During the reign of Jeroboam II, king of the Israel, Jonah was called by God to prophesy against the city of Nineveh (Jon 1:1-2). Jonah was the son of Amittai and was living in Gath-Hepher when God spoke to him. Regardless of God’s crystal clear command, Jonah wanted to follow his own ways. Instead of going east towards Nineveh, Jonah went west towards Tarshish (4:2). God, on the other hand, was not satisfied with Jonah’s disobedience. Through a “great wind upon the sea,” God prepared a scenario that ended up frightening everyone on board of the ship (1:4). After a short discussion, Jonah explains to the reason this storm is taking place is himself (v. 12). The prophet then asks to be picked up and hurled into the sea, and his wish is fulfilled (v.15). As Jonah entered the water, a giant fish swallows him, and inside the fish’s belly Jonah repents and calls out to the Lord. After his prayer, Jonah is vomited upon dry land.
The main point of this passage is to show that is impossible to run away from God. In Isaiah’s words: “My counsel shall stand, and I will accomplish all my purpose. I have spoken, and I will bring it to pass; I have purposed and I will do it” (Isa. 46:10b and 11b [ESV]). Jonah tried to do his own way, but God’s plans regarding Nineveh could not fail.
Something that struck me in this passage is the geographical idea behind the author’s words. As soon as Jonah decided to reject God’s command, he started to go down in his life. When he found a ship to Tarshish, he went down into it (1:3). When the storm was taking place, Jonah went down into the inner part of the ship to sleep (v.5). After telling the mariners that he was fleeing from the presence of God, they threw Jonah into the sea—Jonah went down into the sea (v. 15). Jonah cried that God had cast him “into the deep, into the heart of the seas” (v.3). Jonah strongly stressed this “down” idea when, in verse chapter 2, verse 2, he puts himself crying “out of the belly of Sheol.” Again, Jonah cries out to God saying, “I went down to the land,” (v. 6, emphasis added by me). For the last time, Jonah declares that the Lord had brought up his life when he was in the pit—the lowest place one could be (v. 6b). It seems that, after Jonah rejected God, he went down on the path of life. Interestingly, when Jonah repented, the fish vomited him out upon the dry land, and from that point on, Jonah’s life starts to build up again (v. 10).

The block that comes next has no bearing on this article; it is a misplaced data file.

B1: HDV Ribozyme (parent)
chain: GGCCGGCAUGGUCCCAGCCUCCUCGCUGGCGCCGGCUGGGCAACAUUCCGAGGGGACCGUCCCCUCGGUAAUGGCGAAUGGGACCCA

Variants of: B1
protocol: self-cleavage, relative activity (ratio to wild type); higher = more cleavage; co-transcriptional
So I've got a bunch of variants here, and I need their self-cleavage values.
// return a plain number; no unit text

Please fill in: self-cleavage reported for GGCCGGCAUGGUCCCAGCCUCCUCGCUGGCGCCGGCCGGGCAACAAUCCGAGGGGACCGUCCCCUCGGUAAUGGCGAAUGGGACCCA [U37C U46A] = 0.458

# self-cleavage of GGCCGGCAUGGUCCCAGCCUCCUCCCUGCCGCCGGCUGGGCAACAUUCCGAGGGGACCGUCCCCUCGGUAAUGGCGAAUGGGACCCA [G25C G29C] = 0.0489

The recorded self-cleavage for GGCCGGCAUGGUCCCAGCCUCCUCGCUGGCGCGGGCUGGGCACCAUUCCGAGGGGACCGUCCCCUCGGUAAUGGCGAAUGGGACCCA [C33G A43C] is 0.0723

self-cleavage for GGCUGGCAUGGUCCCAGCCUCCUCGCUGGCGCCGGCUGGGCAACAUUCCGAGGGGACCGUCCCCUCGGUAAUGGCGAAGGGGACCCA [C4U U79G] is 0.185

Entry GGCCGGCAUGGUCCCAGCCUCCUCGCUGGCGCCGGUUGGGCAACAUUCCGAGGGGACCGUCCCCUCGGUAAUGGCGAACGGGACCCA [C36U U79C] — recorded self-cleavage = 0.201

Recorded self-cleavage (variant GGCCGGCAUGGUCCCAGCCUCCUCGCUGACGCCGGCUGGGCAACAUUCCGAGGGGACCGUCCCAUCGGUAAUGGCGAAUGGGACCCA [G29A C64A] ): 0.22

The pattern used by the author made me think about what happens people reject to follow God’s orders and flee from him. Jonah’s life went down and only got worse, not because God was trying to punish him somehow—even though I would restrain from saying that punishment was not intended by God—, but because away from God’s presence, there is only one way: down. Sheol is used by Jonah to explain where he was, and if someone wants to argue that this is just an allegory, one would have to correct Jesus as well. I would apply this passage by reflecting if I am following God’s commands as they should be obeyed—i.e. diligently (c.f. Ps. 119:4)—, or as Jonah, who was told to arise and go to Nineveh, but who rose to flee from God’s presence. It also makes me think that trying to do something necessarily and inherently impossible is foolishness; Jonah was not able to flee from God, and David would agree that flee from God’s presence is an unreasonable task. To accept his ways is the best thing I can do, for His ways are higher than my ways (Isa. 55:9).
 C.f. II Kings 14:25 and Joshua 19:13.
 If it was immediately after his prayer or not, this is not specified in the biblical narrative. Fortunately, this information is not necessary to interpret the passage correctly.
 One could argue that Jonah did in fact run away, but the end of the story would argue otherwise.
 I do understand that my point is not the main idea of the passage, and some would say it is an allegory. However, I think the writer did not emphasize those words by mistake.
 C.f Matthew 12:41, when Jesus referred to Jonah as a real person in history.
 C.f. Psalm 139:7-12.